Much has been made in respect to the 23rd March announcement that the Federal Reserve (“Fed”) would be including corporate bond purchases in their latest actions to ease credit conditions and support markets in response to the economic and market turbulence caused by the COVID-19 pandemic. Simplistically, the programme is a direct mechanism allowing the Central Bank to protect jobs and corporations by way of supporting companies’ credit requirements, whilst alleviating the potential for stress in the secondary market.
The announcement of the intention to buy corporate debt, accompanied by the news the Fed will be purchasing an unlimited amount of US Treasuries, made an immediate impact on markets and conceivably signalled the bottoming of the bear market. Credit spreads instantly tightened as the below chart indicates, with the average A-rated US corporate bond index narrowing from 260 basis points (bps) over Treasuries on the day of the announcement to 111bps today. This kind of move has been replicated across the credit spectrum, with the corresponding BBB Index tightening from 337bps to 170bps and the broad High Yield benchmark from 1088bps to 569bps.
Tightening credit spreads
As our second chart shows, the news also benefitted equity markets – the broad MSCI global index spiked 8.4% the day after the announcement and has gone on to climb 39% from its low point.
Global equity performance
Initially the Fed’s intention was to make the purchases via ETFs, though individual credits have subsequently been included in the programme, based on a broad cross section of the US credit market which satisfy certain criteria such as maximum maturities and credit rating considerations. In addition, there are requirements placed on issuers in regards to qualifying characteristics of companies’ operations and employees.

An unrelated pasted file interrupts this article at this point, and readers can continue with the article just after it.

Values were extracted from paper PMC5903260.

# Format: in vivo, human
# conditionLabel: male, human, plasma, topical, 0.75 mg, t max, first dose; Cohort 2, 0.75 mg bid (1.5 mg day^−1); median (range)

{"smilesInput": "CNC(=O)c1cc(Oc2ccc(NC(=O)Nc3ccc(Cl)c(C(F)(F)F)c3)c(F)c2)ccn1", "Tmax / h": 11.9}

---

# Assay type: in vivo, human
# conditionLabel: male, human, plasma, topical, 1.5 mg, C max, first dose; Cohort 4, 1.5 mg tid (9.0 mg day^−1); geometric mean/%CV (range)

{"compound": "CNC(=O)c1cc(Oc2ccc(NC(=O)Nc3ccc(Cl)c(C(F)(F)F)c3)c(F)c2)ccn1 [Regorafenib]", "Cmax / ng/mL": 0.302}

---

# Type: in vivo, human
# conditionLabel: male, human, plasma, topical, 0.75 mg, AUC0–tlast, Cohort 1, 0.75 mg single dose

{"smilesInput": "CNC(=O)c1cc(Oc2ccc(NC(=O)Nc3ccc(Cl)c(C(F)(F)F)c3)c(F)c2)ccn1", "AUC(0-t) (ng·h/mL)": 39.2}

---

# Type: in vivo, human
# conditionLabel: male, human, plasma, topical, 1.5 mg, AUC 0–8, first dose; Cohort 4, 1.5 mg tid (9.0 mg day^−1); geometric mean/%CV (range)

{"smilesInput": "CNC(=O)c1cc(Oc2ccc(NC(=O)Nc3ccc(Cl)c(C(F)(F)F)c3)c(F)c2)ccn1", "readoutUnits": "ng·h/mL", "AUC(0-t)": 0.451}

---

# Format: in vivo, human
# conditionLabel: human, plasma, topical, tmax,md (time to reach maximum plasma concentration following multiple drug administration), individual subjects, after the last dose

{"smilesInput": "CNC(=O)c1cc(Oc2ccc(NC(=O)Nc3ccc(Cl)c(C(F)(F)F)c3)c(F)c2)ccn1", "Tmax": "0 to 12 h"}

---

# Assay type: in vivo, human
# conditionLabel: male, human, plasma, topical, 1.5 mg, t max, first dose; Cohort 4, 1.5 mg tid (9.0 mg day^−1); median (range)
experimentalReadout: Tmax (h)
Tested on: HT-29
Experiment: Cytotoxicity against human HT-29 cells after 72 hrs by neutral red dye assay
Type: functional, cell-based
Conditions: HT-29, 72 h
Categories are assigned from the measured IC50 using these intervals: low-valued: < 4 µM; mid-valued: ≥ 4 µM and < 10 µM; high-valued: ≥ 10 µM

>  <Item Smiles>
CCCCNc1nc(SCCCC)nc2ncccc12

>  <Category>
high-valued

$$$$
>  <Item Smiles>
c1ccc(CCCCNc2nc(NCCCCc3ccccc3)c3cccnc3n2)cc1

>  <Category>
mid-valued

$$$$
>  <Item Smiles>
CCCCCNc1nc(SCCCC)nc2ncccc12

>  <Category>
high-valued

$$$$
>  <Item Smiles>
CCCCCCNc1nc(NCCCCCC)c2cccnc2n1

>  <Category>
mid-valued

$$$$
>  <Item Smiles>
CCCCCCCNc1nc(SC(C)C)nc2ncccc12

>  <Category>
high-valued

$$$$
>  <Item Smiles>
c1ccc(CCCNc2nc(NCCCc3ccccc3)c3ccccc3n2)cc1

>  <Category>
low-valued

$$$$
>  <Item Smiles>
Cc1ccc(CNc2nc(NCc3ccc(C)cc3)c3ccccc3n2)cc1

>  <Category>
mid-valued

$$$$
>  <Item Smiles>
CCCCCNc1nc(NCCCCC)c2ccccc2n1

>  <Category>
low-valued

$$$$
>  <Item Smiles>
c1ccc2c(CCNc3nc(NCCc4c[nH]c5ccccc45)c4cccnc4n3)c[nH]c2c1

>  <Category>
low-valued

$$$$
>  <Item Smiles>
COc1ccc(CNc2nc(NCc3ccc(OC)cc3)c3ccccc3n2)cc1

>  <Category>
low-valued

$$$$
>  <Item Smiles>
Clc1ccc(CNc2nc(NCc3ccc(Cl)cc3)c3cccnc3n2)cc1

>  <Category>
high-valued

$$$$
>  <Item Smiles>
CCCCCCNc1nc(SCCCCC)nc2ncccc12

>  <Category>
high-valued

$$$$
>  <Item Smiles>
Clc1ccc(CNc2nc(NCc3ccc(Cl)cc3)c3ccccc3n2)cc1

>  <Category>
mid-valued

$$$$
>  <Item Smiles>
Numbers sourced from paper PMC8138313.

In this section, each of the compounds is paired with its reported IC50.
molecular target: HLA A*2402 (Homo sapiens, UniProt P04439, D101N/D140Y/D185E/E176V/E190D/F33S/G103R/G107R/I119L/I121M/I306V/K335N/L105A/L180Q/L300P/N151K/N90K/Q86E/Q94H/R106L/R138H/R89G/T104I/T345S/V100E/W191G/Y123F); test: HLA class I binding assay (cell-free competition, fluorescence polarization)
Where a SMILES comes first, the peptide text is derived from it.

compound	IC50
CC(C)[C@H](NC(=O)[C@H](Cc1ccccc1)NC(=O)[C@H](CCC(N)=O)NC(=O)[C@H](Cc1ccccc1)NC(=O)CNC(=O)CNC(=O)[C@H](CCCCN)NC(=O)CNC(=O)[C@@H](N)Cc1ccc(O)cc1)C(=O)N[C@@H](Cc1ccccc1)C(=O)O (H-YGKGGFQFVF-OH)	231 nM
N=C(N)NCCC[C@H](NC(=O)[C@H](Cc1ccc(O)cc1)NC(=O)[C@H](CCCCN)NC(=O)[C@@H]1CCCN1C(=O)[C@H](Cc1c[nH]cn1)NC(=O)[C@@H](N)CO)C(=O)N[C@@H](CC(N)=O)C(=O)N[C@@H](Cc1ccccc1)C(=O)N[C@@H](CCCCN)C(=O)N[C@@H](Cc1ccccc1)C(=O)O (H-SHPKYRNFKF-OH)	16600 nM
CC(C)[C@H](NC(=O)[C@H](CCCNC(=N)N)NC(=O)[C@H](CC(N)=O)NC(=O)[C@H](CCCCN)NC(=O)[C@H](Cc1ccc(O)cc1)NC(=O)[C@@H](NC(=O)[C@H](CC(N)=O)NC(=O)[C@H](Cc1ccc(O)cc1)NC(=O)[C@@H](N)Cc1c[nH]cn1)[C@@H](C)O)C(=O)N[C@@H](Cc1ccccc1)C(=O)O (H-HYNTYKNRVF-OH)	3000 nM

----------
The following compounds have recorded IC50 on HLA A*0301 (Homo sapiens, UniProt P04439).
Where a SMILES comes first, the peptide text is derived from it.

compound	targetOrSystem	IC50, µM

The principal beneficiaries would appear to be the largest borrowers, having borrowed to finance acquisitions and share buy backs, as they would have the largest share of indices and similarly in any cross section of the credit market.
Though this type of policy has been implemented in Europe, it is unfamiliar territory for the Fed and the concern is this level of market manipulation encourages companies to borrow and comes with unintended consequences. For instance, the criticisms levelled at the facility highlight the availability of easy credit at depressed yields encourage the existence of ‘Zombie’ companies, in which poor quality businesses that are ordinarily denied access to capital at affordable rates are offered that opportunity by artificially low yields and thereby allowed to remain solvent.
Despite the surge in issuance, the proportion of total corporate debt held by private investors has been declining, due primarily to Fed purchases, resulting in yields becoming depressed. Meanwhile, with the Fed acting as backstop for the market and ensuring continuous demand, the expectation is for volatility in credit markets to dampen and yields to remain tight. Moreover, critics say, the Fed’s growing share of the market grows amounts to a de facto part nationalisation of corporate America.
I would encourage readers to revisit MitonOptimal’s market insight from the 20th February 2020 entitled “Peak Credit – are we there yet?” where our thoughts on the credit space were articulated by my colleague Shaun McDade. Though we have come a long way from the 20th of February our opinions on the asset class by and in large remain, albeit with an additional rather hefty market participant in the form of the Fed.
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